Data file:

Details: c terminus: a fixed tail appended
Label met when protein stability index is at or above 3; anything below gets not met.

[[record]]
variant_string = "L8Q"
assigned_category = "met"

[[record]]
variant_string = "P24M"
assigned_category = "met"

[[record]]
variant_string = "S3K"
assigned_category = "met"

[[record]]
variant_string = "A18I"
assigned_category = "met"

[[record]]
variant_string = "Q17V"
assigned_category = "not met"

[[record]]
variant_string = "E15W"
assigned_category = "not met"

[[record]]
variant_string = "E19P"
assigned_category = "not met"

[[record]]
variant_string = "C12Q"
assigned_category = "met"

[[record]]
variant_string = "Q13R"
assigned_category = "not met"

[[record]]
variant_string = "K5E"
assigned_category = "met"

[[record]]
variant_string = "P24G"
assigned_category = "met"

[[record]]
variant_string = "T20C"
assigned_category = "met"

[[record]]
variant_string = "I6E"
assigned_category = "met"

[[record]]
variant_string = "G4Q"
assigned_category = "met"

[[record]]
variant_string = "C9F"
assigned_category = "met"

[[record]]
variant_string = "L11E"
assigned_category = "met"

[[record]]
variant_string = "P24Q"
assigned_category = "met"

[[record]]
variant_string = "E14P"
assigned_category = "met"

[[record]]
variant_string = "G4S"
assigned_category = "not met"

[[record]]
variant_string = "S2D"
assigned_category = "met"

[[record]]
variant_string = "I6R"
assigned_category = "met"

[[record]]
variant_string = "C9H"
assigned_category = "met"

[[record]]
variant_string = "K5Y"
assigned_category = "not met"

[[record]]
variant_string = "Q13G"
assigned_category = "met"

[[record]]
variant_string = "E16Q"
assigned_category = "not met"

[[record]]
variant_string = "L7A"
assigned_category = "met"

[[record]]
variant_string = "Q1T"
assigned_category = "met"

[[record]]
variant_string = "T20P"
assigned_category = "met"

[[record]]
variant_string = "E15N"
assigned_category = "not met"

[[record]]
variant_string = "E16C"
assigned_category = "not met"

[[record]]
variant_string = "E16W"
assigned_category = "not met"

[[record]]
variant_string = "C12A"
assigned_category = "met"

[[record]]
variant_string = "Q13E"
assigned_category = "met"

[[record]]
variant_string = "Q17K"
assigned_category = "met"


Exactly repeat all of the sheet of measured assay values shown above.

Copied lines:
Details: c terminus: a fixed tail appended
Label met when protein stability index is at or above 3; anything below gets not met.

[[record]]
variant_string = "L8Q"
assigned_category = "met"

[[record]]
variant_string = "P24M"
assigned_category = "met"

[[record]]
variant_string = "S3K"
assigned_category = "met"

[[record]]
variant_string = "A18I"
assigned_category = "met"

[[record]]
variant_string = "Q17V"
assigned_category = "not met"

[[record]]
variant_string = "E15W"
assigned_category = "not met"

[[record]]
variant_string = "E19P"
assigned_category = "not met"

[[record]]
variant_string = "C12Q"
assigned_category = "met"

[[record]]
variant_string = "Q13R"
assigned_category = "not met"

[[record]]
variant_string = "K5E"
assigned_category = "met"

[[record]]
variant_string = "P24G"
assigned_category = "met"

[[record]]
variant_string = "T20C"
assigned_category = "met"

[[record]]
variant_string = "I6E"
assigned_category = "met"

[[record]]
variant_string = "G4Q"
assigned_category = "met"

[[record]]
variant_string = "C9F"
assigned_category = "met"

[[record]]
variant_string = "L11E"
assigned_category = "met"

[[record]]
variant_string = "P24Q"
assigned_category = "met"

[[record]]
variant_string = "E14P"
assigned_category = "met"

[[record]]
variant_string = "G4S"
assigned_category = "not met"

[[record]]
variant_string = "S2D"
assigned_category = "met"

[[record]]
variant_string = "I6R"
assigned_category = "met"

[[record]]
variant_string = "C9H"
assigned_category = "met"

[[record]]
variant_string = "K5Y"
assigned_category = "not met"

[[record]]
variant_string = "Q13G"
assigned_category = "met"

[[record]]
variant_string = "E16Q"
assigned_category = "not met"

[[record]]
variant_string = "L7A"
assigned_category = "met"

[[record]]
variant_string = "Q1T"
assigned_category = "met"

[[record]]
variant_string = "T20P"
assigned_category = "met"

[[record]]
variant_string = "E15N"
assigned_category = "not met"

[[record]]
variant_string = "E16C"
assigned_category = "not met"

[[record]]
variant_string = "E16W"
assigned_category = "not met"

[[record]]
variant_string = "C12A"
assigned_category = "met"

[[record]]
variant_string = "Q13E"
assigned_category = "met"

[[record]]
variant_string = "Q17K"
assigned_category = "met"